Osteopenia is defined as low bone density caused by bone loss. Osteopenia is often a precursor to osteoporosis, a common condition of brittle bones that can result in fracture. The two medical terms are sometimes confused and it's important to know the difference and how each is related to arthritis.
The biggest difference between osteopenia and osteoporosis is that osteopenia is not considered a disease while osteoporosis is. Instead, osteopenia is considered a marker for risk of fractures.
Osteopenia results when the formation of new bone does not occur at a rate which can offset normal bone loss. Bone density scans have made this easier to measure. Prior to bone density testing, radiologists used the term osteopenia to describe bones that seemed more translucent than normal on x-ray, and the term osteoporosis described the occurrence of vertebral fracture.
Bone mineral densitometry, or bone density scans, changed those definitions. According to the World Health Organization, osteoporosis is defined as a T score of -2.5 or lower and osteopenia is defined as a T score higher than -2.5 but lower than -1.0. A T score above -1 is normal. The T score is your bone density compared with what is normally expected in a healthy young adult of your sex. Using this criteria, 33.6 million Americans have osteopenia. The significance of that statistic is similar to identifying who is pre-hypertensive or those who have borderline cholesterol -- in other words, identifying a group that is at risk for developing a disease.
Other Risk Factors for Fracture
Osteopenia is only one risk factor for fracture. Other risk factors include:
- previous fracture
- age (risk of fracture increases with age)
- smoking (weakens bones)
- drinking more than 2 alcoholic drinks per day (increases risk of hip fracture)
- low body weight (increases risk of hip fracture)
- race and gender (white women have 2 or 3 times risk compared to men or black and Hispanic women)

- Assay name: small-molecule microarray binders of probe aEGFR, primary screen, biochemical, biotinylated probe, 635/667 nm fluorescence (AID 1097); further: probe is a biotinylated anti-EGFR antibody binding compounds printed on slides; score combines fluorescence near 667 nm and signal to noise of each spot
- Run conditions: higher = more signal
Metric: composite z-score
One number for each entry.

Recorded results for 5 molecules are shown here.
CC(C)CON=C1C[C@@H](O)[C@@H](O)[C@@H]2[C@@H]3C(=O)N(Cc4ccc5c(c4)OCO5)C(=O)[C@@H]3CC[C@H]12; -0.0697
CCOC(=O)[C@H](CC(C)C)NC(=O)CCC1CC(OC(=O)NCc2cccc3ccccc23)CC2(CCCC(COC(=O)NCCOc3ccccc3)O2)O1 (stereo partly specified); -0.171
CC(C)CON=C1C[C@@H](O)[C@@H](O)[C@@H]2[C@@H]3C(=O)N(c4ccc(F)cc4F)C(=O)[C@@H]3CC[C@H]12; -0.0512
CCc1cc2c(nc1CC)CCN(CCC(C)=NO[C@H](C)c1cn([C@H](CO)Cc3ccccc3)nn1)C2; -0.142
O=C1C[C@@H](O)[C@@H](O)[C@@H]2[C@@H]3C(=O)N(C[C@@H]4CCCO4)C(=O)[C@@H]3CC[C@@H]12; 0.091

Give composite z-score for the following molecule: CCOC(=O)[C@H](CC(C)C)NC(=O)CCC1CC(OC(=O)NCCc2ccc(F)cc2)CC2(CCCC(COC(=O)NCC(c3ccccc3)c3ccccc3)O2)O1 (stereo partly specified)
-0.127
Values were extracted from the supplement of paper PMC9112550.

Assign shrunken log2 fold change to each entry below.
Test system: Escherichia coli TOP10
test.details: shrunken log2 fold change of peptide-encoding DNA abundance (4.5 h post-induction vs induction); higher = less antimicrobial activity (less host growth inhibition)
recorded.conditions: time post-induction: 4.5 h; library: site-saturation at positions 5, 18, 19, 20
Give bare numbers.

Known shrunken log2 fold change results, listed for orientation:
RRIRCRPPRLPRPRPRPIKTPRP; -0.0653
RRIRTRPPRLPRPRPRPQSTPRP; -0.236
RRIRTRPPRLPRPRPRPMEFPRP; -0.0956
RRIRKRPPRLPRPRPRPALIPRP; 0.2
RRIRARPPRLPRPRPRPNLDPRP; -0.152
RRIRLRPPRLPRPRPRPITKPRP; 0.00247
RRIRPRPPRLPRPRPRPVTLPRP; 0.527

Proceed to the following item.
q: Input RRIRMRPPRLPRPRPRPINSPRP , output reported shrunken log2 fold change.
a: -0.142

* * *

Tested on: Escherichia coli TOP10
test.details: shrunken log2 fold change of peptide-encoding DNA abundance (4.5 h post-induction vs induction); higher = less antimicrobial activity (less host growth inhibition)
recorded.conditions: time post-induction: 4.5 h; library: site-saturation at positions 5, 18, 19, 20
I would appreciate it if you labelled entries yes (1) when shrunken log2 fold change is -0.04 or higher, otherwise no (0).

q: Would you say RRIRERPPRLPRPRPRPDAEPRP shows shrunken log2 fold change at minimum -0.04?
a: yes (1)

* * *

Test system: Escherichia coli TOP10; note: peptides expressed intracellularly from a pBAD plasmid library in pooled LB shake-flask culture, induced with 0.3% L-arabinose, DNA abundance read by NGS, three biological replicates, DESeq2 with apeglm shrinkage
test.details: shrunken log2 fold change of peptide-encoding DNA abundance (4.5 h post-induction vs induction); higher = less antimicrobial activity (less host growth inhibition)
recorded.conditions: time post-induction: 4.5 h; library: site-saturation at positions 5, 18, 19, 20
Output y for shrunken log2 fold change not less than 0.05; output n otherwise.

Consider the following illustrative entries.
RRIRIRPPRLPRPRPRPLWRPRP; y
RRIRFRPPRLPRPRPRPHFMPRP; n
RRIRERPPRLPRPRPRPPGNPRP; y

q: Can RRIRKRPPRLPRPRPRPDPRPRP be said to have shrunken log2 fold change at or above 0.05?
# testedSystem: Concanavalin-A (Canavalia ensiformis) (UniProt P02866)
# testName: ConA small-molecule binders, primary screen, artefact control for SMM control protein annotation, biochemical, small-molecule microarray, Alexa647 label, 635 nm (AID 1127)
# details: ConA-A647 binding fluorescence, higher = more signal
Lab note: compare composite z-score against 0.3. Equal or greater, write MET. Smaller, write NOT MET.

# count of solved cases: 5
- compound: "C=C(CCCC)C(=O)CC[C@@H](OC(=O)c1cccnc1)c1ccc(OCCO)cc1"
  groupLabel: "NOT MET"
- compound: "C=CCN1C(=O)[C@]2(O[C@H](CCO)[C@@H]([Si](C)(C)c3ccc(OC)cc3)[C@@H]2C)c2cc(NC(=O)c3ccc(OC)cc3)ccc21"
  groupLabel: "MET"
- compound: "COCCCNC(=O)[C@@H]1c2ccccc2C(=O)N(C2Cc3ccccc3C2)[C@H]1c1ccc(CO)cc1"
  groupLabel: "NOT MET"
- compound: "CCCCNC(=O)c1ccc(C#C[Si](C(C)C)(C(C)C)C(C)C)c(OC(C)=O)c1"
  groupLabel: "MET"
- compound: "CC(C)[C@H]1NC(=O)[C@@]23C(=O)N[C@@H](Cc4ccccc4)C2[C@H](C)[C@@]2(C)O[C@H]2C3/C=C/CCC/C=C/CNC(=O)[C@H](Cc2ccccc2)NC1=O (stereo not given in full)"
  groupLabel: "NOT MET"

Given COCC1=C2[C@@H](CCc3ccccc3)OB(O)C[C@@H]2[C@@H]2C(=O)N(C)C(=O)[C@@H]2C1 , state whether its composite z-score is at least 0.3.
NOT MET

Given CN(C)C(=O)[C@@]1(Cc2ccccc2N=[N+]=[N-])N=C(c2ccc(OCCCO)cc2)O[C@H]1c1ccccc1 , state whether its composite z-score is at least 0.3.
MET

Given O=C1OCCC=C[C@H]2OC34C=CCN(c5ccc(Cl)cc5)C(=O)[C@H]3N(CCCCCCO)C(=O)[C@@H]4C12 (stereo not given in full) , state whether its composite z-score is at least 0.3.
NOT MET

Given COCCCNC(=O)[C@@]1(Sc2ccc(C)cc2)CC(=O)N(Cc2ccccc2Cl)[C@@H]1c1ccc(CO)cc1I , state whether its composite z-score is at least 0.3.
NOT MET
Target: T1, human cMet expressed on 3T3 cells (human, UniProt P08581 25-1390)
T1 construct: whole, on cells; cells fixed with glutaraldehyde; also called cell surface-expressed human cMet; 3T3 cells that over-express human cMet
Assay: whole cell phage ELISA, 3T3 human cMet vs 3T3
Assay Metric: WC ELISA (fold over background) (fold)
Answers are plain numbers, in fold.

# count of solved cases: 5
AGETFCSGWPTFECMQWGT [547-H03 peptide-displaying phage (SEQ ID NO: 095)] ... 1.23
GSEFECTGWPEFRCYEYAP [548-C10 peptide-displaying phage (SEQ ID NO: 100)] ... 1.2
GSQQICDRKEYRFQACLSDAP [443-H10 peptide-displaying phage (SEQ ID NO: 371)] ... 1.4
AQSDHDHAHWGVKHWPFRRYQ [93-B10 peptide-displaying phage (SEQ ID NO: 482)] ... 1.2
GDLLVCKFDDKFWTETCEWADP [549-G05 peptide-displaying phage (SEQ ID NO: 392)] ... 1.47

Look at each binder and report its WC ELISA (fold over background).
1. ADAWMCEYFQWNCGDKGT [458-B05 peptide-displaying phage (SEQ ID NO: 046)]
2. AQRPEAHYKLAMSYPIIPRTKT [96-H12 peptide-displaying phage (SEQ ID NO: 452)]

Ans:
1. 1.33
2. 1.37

- having a parent who had a hip fracture
- sedentary lifestyle
- inadequate calcium and vitamin D intake
- conditions that increase the risk of falling such as poor vision, poor footwear, medical conditions that affect balance, use of sedative medications, or a history of falls
- taking certain medications, including corticosteroids can result in glucocorticoid-induced osteoporosis
- having certain medical conditions, such as rheumatoid arthritis or other rheumatic diseases can cause secondary osteoporosis
Secondary osteoporosis occurs when an underlying disease, deficiency, or drug causes osteoporosis. When no secondary cause can be identified, the condition is referred to as primary osteoporosis.
Lifestyle changes can slow the progression of bone loss and decrease the risk of fractures. Lifestyle changes that can help prevent fractures include:
- maintaining a healthy weight
- participating in regular exercise, including weightbearing exercise (walking, running, hiking, tennis are examples of weightbearing exercise while swimming is non-weightbearing)
- making sure you have enough vitamin D and calcium in your diet or by taking dietary supplements
- no smoking
Having regular bone density tests can help slow progression of bone loss and decrease the risk of fractures by monitoring bone density measurements. The U.S. Preventive Services Task Force (USPSTF) found good evidence that bone density measurements accurately predict the risk for fractures in the short-term and formulated these recommendations for osteoporosis screening.
Treatment With Osteoporosis Medications
Medications are used to treat osteoporosis -- but doctors (rheumatologists, gynecologists, internal medicine doctors, and geriatric specialists) who treat patients showing signs of early bone loss don't always agree on the best course. Should patients with osteopenia be treated with medications to prevent progression to osteoporosis?
The National Osteoporosis Foundation, the American Association of Clinical Endocrinologists, and the North American Menopause Society recommend that patients with osteoporosis or fracture should be treated but there is inconsistency in what is recommended for people with osteopenia. Is treating osteopenia necessary or even cost-effective?
Many experts believe that treating osteopenia with medications would not be cost-effective. With additional risk factors, such as corticosteroid use or having rheumatoid arthritis, treating osteopenia becomes more of a consideration though.
It's important to remember that T scores alone cannot predict which patients with osteopenia will have fractures and which patients will not. Assessing all of the risk factors is the best way to decide whether treatment with osteoporosis medications is indicated. Patients with signs of early bone loss should focus on lifestyle modifications and discuss the benefits and risks of osteoporosis medications with their doctor.
Osteopenia and Preventing Fractures. Torpy MD, Janet M. The Journal of the American Medical Association. December 6, 2006.
Clinician's Corner. A 55-Year-Old Woman With Osteopenia. Cummings MD, Steven R. The Journal of the American Medical Association. December 6, 2006.
Osteopenia. Khosla MD, Sundeep. et al. The New England Journal of Medicine. May 31, 2007.
Does Early Bone Loss Mean You Need Drugs? Payne, January W. U.S. News and World Report. January 30, 2008.